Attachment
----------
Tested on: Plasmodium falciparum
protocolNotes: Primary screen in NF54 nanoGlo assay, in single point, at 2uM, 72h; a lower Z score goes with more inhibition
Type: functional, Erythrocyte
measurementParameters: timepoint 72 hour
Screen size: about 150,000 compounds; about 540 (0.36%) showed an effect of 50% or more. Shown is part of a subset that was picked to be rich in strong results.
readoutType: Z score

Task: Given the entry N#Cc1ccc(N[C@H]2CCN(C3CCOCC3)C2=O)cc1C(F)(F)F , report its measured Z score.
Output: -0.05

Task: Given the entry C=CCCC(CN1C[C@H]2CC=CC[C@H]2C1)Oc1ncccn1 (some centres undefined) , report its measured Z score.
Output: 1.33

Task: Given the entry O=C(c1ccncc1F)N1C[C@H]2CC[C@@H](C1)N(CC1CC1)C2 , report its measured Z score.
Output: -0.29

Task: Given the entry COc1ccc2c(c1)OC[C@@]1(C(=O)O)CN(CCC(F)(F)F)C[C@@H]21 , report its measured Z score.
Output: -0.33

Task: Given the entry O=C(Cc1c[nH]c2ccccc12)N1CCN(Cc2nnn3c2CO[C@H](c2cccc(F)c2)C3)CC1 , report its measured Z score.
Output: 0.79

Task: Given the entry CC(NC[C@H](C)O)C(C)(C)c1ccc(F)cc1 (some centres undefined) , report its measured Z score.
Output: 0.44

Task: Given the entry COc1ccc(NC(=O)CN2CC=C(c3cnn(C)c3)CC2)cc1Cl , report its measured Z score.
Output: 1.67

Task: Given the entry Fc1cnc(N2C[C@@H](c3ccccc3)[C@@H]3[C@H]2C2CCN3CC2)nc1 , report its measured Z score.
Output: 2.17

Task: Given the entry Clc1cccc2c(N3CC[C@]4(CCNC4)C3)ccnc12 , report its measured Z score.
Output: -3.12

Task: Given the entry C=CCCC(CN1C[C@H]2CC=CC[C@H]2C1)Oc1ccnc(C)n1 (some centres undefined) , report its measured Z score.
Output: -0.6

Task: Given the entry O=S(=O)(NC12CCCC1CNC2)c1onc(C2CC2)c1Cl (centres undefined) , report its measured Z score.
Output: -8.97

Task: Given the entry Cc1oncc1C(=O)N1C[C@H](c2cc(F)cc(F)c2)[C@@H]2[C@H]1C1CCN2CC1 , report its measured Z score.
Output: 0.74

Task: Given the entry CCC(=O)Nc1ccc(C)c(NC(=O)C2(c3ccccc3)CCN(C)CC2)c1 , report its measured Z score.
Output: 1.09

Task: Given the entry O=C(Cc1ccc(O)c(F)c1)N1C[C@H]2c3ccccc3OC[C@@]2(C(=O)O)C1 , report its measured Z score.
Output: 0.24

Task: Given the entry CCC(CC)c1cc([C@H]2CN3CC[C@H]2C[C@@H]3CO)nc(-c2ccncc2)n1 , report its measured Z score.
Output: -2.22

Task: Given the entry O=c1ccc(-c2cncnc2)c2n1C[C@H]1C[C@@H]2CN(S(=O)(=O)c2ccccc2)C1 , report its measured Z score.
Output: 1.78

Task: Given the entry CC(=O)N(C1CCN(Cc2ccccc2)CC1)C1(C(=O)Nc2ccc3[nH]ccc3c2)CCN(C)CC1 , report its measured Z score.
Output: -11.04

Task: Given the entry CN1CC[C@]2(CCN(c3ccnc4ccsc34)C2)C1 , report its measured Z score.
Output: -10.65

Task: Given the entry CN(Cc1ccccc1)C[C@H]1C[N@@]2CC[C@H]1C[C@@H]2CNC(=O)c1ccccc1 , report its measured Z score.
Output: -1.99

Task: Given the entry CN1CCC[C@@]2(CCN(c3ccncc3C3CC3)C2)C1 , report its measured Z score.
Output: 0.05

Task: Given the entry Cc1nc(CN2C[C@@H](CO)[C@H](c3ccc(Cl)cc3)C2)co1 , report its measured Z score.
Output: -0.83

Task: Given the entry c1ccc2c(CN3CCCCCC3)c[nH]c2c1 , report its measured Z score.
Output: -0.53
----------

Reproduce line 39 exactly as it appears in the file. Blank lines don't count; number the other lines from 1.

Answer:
Task: Given the entry CC(=O)N(C1CCN(Cc2ccccc2)CC1)C1(C(=O)Nc2ccc3[nH]ccc3c2)CCN(C)CC1 , report its measured Z score.